By around 1980, it became clear that email systems within an organization would need to be able to exchange information with a much larger set of external people and organizations. It was thus thought that a way was needed to let people browse external address books, so as to identify someone’s email address, and then send them email. A standard way of connecting email address books was defined, and called X.500.
The idea was inspired directly by traditional telephone books. Everyone has a directory of phone numbers of local people: probably in their organization, or in their town. To find the phone number of someone more distant, you contact a directory service which then locates the directory that applies to the person you want to telephone. The service then retrieves the telephone number for that person and gives it to you. You can then call them.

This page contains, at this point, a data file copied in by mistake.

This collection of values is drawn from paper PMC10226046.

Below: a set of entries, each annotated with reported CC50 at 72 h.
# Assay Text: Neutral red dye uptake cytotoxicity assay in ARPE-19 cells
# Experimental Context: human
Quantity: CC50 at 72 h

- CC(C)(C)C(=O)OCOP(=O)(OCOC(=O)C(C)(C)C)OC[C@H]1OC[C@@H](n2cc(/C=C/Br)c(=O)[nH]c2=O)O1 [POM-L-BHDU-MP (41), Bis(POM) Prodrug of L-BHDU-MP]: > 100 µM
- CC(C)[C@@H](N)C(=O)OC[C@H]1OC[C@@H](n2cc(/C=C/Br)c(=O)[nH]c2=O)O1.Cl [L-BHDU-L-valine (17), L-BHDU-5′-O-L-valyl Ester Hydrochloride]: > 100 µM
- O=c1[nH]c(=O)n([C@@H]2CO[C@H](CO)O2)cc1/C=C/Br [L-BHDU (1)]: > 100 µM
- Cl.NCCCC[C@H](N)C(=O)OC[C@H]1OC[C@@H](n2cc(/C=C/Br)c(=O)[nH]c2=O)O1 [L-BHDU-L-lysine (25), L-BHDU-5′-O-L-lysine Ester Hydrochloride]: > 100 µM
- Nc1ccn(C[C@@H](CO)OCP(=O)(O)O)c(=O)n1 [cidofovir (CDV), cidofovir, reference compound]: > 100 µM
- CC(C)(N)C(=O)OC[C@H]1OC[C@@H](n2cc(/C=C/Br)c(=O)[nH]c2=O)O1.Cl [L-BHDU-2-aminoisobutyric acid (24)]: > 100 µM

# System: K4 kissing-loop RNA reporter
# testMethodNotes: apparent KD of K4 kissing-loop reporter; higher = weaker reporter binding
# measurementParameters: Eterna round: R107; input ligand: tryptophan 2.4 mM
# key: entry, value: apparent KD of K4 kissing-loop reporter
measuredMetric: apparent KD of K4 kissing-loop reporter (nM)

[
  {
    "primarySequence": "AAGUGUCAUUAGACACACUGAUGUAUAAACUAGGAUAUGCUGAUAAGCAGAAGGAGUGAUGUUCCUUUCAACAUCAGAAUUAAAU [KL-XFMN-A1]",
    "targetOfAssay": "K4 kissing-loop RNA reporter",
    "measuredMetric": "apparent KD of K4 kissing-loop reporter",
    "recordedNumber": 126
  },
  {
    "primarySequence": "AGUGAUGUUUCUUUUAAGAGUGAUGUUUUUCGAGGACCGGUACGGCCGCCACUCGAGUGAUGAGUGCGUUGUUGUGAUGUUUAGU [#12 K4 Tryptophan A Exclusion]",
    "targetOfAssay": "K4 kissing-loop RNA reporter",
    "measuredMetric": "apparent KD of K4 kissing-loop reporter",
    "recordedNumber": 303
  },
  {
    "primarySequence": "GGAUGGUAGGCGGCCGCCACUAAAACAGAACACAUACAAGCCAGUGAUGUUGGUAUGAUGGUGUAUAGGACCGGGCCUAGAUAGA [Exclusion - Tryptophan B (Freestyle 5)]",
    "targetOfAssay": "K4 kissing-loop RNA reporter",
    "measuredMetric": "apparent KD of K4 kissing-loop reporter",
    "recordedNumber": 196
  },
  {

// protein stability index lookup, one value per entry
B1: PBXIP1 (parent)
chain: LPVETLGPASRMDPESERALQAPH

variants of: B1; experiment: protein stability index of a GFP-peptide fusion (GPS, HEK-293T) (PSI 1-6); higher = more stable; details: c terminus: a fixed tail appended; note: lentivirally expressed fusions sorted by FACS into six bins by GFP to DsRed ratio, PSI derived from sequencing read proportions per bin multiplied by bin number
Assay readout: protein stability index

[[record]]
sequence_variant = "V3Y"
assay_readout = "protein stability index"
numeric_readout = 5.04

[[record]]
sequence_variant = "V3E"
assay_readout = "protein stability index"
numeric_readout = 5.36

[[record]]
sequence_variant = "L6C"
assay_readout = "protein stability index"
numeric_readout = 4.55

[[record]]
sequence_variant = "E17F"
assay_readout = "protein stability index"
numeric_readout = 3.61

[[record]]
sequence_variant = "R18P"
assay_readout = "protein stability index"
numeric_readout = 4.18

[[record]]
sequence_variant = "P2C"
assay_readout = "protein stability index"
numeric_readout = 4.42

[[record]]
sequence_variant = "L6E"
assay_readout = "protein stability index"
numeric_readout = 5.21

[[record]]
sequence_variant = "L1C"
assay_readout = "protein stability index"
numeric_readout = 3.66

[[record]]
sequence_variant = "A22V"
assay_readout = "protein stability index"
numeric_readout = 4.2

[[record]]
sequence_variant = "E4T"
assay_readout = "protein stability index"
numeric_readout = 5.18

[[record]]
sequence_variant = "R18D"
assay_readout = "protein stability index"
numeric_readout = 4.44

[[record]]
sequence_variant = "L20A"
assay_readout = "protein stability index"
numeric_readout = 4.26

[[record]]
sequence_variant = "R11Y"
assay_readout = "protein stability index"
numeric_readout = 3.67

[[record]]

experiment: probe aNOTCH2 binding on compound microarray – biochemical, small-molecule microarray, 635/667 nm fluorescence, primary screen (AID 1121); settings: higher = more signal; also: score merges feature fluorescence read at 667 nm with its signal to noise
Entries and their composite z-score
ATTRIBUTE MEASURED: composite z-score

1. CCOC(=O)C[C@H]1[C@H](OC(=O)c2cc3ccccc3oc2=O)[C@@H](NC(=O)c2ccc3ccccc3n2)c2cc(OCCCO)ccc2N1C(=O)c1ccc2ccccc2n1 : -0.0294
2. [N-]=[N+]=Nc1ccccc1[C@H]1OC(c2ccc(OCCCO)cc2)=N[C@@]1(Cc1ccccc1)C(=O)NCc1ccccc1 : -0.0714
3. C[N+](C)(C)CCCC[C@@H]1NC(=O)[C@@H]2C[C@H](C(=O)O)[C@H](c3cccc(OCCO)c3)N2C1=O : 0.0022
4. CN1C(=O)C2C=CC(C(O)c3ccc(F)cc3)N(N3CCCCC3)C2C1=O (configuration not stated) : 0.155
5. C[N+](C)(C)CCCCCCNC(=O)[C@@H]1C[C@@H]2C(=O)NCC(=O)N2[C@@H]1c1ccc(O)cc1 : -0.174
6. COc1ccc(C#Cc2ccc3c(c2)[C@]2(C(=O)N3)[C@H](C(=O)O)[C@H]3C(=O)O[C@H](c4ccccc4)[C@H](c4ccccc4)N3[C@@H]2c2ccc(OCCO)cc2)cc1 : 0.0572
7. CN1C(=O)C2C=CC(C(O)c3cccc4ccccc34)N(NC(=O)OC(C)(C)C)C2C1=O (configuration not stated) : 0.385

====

The material in the gallery describes the substantial efforts of computer vendors and IT professionals to develop and implement this attractive vision. It turned out to be all for naught. Much like X.400, the X.500 standard didn’t catch on.
Unlike X.400, x.500 was not superceded by an alternative. By about 2005, the attempt to provide a homogeneous directory system was abandoned, and it’s now largely forgotten. As of 2012, we still get by without a global email address lookup system, even ‘though it’s inconvenient at times.-–David Ferris & Nigel Dutt